Amitav Ghosh’s ‘Gun Island’Amitav Ghosh’s ‘Gun Island’
on Aug 27, 2019
Ghosh’s new novel throws itself at climate change with all the urgency of a Quixote, and with possibly as much effectThe Jnanpith this year reaffirms Amitav Ghosh’s status as one of the leading storytellers of our age. He has produced a solid body of excellent works, each one establishing his linguistic mastery, the depth of his historical research and the vast span of his novelistic reach. The books have explored not just characters and their stories but an age, a phenomenon, a singularity. Books like The Glass Palace (2000) teem with so much detail they could well be history and not fiction at all. And Ghosh has revelled in this blurring of lines, using it to deliver a crystal-clear fictional vision. Then, with the publication of The Great Derangement in 2016, a non-fiction work about the imminence of environmental catastrophe and our blindness to it, Ghosh seemed to reach what we can now mark as a turning point in his creative journey. While nature, floods and tempests have been recurrent motifs in his works, possibly guided by his subconscious preoccupations, with his new novel, Gun Island, Ghosh picks up the gauntlet he threw down in The Great Derangement when he asked why art and fiction have ignored climate change.
Seeking to rectify this, Gun Island travels, with characteristic flamboyance, from the Sundarbans to Venice, arches over the past and the present, tangles myth with fact to bring home to readers that the world as we know it is in the grip of unprecedented change and in our wilful ignoring of it possibly lies our end.
Unsettling visionsThe narrator, Deen, a rare books dealer based in Brooklyn, visits Kolkata and is compelled by the intriguing tale of a shrine dedicated to Bonduki Sadagar, the Gun Merchant, to visit the Sunderbans. There, in an ancient brick sanctuary whose panels still recount the legend of the Gun Merchant’s feud with the Snake Goddess, Manasa Devi, a string of occurrences unspools when the young Tipu is bitten by a king cobra. Tipu lives, but is visited by unsettling premonitions, which link the ancient world with the modern, east with west, and human with non-human, until finally it all ends in an awkwardly engineered finale. The environmental devastation that the world is in the middle of today is possibly irreversible, and Ghosh is clearly conscious of it. In the face of such inevitability, Ghosh seems to have decided to throw himself at the windmills with all the urgency of a committed Quixote. Gun Island has bits of everything — magic, myth, history, science, zoology, etymology. It’s about climate change, but suddenly it’s also about migration and trafficking, and with the feeblest linkages. The result is not so much a Persian carpet as a patchwork quilt.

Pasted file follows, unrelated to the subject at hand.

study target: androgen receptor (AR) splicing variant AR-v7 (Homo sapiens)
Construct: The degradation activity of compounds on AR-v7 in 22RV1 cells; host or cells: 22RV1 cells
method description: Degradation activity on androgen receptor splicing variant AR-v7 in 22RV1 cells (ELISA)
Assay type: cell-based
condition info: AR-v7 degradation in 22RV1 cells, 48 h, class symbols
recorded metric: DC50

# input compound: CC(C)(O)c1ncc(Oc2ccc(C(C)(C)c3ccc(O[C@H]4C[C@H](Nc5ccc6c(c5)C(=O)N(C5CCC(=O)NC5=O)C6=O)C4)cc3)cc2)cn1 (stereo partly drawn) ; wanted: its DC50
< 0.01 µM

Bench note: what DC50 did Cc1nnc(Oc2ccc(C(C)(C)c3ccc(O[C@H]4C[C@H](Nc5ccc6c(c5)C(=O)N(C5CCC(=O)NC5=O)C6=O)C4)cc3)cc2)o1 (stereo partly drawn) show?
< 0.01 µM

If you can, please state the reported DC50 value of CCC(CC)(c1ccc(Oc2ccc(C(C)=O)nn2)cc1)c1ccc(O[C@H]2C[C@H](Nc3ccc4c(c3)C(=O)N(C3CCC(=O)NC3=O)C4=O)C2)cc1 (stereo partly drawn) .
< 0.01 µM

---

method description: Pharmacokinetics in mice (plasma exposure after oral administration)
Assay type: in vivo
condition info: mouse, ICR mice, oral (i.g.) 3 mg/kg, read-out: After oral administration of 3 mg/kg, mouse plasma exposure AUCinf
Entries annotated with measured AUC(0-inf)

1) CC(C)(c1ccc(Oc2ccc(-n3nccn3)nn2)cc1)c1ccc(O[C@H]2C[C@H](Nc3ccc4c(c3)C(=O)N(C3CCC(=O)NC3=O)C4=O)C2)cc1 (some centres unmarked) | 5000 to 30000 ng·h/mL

Fiction is a jealous mistress, demanding a writer’s fidelity. As soon as she smells a rival, in this case the ‘cause’, she ups and leaves. By committing himself so strongly to writing an ‘environmental’ novel, Ghosh has fallen foul of her. At every turn, his theme dominates, overriding the storytelling. You are not invested in the characters because they never become anything more than purveyors of information. The narrator Deen is vapid, once saying, with complete accuracy, that he doesn’t know what Cinta, his Italian friend, sees in him. Piya returns to this book from The Hungry Tide (2004), but brings nothing of that book’s vitality, fulfilling a flat ‘marine biologist’ trope instead. Cinta remains a construct, the Jungian ‘sage’ archetype, unleavened even by a back story that tries hard to be poignant.